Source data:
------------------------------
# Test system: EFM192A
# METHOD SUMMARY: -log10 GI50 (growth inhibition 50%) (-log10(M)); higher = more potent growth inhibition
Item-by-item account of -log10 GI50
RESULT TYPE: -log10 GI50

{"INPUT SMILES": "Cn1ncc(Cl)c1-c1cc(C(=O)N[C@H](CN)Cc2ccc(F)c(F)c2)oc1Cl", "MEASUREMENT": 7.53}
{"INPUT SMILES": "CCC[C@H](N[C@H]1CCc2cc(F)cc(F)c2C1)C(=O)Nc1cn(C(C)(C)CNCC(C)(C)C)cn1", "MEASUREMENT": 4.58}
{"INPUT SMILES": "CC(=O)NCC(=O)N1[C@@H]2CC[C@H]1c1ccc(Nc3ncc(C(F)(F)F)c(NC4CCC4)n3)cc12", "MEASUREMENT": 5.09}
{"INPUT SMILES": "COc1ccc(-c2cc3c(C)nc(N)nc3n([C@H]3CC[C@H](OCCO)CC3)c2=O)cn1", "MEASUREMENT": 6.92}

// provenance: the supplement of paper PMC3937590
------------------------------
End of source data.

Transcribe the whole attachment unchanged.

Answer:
# Test system: EFM192A
# METHOD SUMMARY: -log10 GI50 (growth inhibition 50%) (-log10(M)); higher = more potent growth inhibition
Item-by-item account of -log10 GI50
RESULT TYPE: -log10 GI50

{"INPUT SMILES": "Cn1ncc(Cl)c1-c1cc(C(=O)N[C@H](CN)Cc2ccc(F)c(F)c2)oc1Cl", "MEASUREMENT": 7.53}
{"INPUT SMILES": "CCC[C@H](N[C@H]1CCc2cc(F)cc(F)c2C1)C(=O)Nc1cn(C(C)(C)CNCC(C)(C)C)cn1", "MEASUREMENT": 4.58}
{"INPUT SMILES": "CC(=O)NCC(=O)N1[C@@H]2CC[C@H]1c1ccc(Nc3ncc(C(F)(F)F)c(NC4CCC4)n3)cc12", "MEASUREMENT": 5.09}
{"INPUT SMILES": "COc1ccc(-c2cc3c(C)nc(N)nc3n([C@H]3CC[C@H](OCCO)CC3)c2=O)cn1", "MEASUREMENT": 6.92}

// provenance: the supplement of paper PMC3937590